Side Effects of Fiber Cereal

Dietary fiber allows for digestive regularity and helps you feel full for longer after eating. A diet rich in fiber can even decrease your risk for serious diseases such as colon cancer, according to a study published in the Journal of the American Medical Association in 2005. The recent development of breakfast cereals with extra fiber added makes easier the task of ingesting your daily recommended intake of dietary fiber. However, these cereals may lead to adverse side effects, especially soon after they are first introduced into your diet.

Two bowls of cereal topped with fruit.
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One common side effect of fiber cereal is abdominal bloating, an abnormal and uncomfortable feeling of fullness in the abdomen. This often occurs since the extremely high fiber content of some fiber cereals can shock the digestive system at first, since your body may not be accustomed to digesting foods so rich in fiber. explains that bloating can indicate too much fiber in your diet. Slowly increasing your dietary fiber intake with fiber cereal, instead of rapidly switching from a fiber-poor to a fiber-rich diet, allows your body to slowly adjust to your new diet, and can minimize uncomfortable bloating.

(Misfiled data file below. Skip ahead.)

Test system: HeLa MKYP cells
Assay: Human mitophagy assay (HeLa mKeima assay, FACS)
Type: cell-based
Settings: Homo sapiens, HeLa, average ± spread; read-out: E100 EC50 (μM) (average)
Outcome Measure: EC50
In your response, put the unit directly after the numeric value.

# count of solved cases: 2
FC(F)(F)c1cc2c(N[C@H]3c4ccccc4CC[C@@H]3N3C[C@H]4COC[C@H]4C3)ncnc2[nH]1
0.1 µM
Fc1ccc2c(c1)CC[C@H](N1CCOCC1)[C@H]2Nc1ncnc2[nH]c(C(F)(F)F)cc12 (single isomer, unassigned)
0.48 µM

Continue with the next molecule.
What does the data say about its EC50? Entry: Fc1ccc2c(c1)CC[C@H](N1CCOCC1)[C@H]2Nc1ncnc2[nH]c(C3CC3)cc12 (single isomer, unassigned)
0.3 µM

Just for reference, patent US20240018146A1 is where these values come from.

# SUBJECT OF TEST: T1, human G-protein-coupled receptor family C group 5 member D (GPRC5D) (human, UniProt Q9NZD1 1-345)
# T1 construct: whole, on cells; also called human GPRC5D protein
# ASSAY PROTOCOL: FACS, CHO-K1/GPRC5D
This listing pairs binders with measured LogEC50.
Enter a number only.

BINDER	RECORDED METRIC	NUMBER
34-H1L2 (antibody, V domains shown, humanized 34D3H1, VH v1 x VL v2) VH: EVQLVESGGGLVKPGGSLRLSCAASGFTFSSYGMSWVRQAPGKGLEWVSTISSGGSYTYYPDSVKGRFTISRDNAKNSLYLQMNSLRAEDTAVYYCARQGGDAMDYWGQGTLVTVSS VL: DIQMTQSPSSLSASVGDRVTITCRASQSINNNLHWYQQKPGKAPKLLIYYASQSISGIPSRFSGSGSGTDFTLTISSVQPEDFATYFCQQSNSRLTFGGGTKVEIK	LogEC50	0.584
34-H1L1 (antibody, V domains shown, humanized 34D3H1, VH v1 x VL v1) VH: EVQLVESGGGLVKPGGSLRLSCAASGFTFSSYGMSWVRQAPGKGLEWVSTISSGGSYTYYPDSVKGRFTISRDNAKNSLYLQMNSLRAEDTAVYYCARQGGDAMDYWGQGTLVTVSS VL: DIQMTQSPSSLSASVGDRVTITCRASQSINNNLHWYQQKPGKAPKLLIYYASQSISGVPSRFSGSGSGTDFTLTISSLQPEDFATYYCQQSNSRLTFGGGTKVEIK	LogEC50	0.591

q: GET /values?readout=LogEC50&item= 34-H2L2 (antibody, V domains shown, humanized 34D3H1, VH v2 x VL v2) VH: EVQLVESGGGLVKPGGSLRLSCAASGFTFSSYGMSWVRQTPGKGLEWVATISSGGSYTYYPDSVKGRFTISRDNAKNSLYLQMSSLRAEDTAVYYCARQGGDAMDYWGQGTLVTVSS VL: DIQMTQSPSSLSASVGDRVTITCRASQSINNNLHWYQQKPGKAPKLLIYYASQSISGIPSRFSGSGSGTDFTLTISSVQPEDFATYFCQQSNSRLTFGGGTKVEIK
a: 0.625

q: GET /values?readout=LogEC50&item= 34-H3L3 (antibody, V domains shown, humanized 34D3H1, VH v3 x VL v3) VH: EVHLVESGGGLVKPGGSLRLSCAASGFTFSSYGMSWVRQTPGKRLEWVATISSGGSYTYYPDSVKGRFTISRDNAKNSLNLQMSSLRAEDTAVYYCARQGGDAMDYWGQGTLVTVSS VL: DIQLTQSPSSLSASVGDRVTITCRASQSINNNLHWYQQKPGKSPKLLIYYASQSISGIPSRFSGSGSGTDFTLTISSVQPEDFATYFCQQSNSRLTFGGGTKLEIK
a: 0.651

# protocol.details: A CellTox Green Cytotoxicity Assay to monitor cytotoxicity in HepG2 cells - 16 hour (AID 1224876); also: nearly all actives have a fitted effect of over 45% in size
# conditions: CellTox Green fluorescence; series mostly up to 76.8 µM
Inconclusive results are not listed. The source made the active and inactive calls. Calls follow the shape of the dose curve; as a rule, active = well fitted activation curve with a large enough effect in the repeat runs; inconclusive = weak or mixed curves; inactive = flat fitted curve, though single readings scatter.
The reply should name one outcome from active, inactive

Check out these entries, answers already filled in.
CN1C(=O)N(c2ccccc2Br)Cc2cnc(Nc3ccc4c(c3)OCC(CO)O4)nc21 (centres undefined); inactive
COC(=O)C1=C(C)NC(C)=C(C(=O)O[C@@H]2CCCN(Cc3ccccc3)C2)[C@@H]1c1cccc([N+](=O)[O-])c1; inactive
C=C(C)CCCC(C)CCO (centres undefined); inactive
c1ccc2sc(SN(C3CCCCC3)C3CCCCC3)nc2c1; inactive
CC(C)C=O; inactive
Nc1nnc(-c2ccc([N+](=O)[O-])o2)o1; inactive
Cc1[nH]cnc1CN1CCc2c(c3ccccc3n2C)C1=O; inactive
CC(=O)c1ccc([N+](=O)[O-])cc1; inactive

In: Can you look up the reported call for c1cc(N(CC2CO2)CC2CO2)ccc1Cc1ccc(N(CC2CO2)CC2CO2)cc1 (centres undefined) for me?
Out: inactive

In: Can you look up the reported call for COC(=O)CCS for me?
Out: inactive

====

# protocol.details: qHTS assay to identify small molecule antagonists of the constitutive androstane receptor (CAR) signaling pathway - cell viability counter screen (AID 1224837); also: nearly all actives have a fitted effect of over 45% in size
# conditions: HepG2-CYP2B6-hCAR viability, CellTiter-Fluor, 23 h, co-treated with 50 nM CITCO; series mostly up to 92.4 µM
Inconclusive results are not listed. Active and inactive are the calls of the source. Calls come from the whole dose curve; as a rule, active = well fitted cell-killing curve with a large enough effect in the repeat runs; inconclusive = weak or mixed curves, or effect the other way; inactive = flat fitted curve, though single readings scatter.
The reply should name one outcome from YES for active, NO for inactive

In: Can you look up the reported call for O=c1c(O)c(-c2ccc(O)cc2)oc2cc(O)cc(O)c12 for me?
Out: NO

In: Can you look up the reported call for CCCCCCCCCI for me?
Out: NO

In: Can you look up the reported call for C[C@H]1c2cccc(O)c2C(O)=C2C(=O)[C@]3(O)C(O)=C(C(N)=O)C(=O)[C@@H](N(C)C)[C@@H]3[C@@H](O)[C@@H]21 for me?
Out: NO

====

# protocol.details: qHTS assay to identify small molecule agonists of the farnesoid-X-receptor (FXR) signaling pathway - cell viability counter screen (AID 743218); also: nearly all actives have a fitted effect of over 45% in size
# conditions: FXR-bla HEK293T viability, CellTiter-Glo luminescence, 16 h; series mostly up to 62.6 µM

Another possible side effect of eating fiber cereal is diarrhea, reports Stool consistency is determined by a number of factors, including the time the digested food rests within the colon, or large intestine. Stool that remains in the colon for long becomes dry, potentially leading to constipation. Stool that passes through the colon too quickly leads to watery loose stool, or diarrhea. Since fiber intake increases the rate at which food passes through the digestive tract, drastically increasing your fiber intake with fiber cereal can cause stool to move through the colon too quickly, causing diarrhea. Gradually introducing fiber cereal into your diet can help prevent digestive side effects, including diarrhea, by allowing your body to adjust to the new diet.

Blood Sugar Regulation

In rare cases, drastically increasing your fiber intake via consumption of fiber cereal can lead to more serious side effects. Medline Plus, run by the National Institutes of Health, explains that blond psyllium, a type of fiber added in some fiber cereals, can have an effect on blood sugar levels. Blood glucose is regulated by a number of hormones and tissues, that work to prevent blood sugar levels from becoming too high or low. Blond psyllium can help lower blood sugar levels, preventing the blood sugar spikes that can occur following ingestion of processed carbs or sugars. This effect of fiber cereal can prove beneficial for diabetics with high blood sugar, but could prove harmful if you are already at risk of low blood sugar, or hypoglycemia. If you suffer from any blood-related or metabolic disorders, always consult with a physician before making changes to your diet to avoid negative side effects.

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